Why Lincoln Decided to End Slavery

It could be argued that the fall of 1862 was the major turning point in the Civil War.  These events 150 years ago all influenced Lincoln’s decision to move forward with the Emancipation Proclamation, which changed the reason for the War from one partially about slavery and a state’s right to secede, to a war entirely about slavery.

The war was going poorly for the Union in the east. The Union forces were up against the formidable Confederate generals Robert E. Lee and Stonewall Jackson, while the Union generals seemed more interested in fighting political battles attacking or defending Lincoln.

After being put on the defense earlier in the year, the confederates pushed out of northern Virginia up into Maryland and eventually surrounded Washington DC.  Meanwhile, the political infighting between Union Generals George B. McClellan and John Pope seemed to distract them from putting up a good defense.  Lincoln needed to quash both of his bickering generals and was able to sideline them by signing the Emancipation Proclomation. At the same time he reorganized the Army under the command of generals Ambrose Burnside and Joseph Hooker.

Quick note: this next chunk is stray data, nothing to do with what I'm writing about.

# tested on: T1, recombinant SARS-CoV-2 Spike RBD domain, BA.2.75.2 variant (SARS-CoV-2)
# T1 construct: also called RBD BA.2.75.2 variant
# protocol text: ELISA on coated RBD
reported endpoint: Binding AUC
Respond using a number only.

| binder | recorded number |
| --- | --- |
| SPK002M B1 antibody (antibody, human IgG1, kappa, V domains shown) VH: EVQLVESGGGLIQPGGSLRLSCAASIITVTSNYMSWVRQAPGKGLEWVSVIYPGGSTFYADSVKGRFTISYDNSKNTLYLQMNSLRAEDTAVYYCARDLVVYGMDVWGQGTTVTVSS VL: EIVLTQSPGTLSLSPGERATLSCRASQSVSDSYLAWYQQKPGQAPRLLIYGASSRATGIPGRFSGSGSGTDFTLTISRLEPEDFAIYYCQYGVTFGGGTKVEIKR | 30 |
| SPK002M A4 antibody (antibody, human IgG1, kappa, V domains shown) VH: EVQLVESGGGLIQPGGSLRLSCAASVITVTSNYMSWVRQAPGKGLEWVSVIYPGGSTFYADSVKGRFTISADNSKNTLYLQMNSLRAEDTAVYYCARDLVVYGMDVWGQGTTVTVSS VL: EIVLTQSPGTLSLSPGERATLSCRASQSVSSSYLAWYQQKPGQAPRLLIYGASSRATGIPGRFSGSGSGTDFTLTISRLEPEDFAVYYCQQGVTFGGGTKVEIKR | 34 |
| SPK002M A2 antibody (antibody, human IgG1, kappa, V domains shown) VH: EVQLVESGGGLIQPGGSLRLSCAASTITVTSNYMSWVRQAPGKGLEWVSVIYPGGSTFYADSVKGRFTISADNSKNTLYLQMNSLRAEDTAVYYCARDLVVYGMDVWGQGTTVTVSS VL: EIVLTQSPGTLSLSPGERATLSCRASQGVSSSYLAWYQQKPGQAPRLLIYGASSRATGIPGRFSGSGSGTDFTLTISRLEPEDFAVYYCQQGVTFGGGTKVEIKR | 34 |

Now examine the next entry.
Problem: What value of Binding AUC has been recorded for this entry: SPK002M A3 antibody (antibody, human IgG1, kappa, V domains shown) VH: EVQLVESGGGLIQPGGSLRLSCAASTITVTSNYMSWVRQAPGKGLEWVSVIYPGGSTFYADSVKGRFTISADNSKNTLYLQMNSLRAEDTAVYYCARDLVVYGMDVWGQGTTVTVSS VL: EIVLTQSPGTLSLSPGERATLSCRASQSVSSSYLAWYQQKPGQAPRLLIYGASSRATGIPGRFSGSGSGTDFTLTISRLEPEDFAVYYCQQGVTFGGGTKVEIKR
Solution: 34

Author Richard Slotkin discusses all of these events in his new book “The Long Road to Antietam”.  Slotkin was also recently interviewed on the NPR program Fresh Air, listen to the interview here. Check the book out from your public library.

Find out more about any of these people:

  • Abraham Lincoln
  • George B. McClellan
  • John Pope
  • Ambrose Burnside
  • Joseph Hooker
  • Robert E. Lee
  • Stonewall Jackson

And don’t forget to use our History Databases, too.

This post is part of a series related to the One Book, One College selection Confederates in the Attic by Tony Horwitz. Please attend our first event: an open book discussion, TODAY at noon, in the library.

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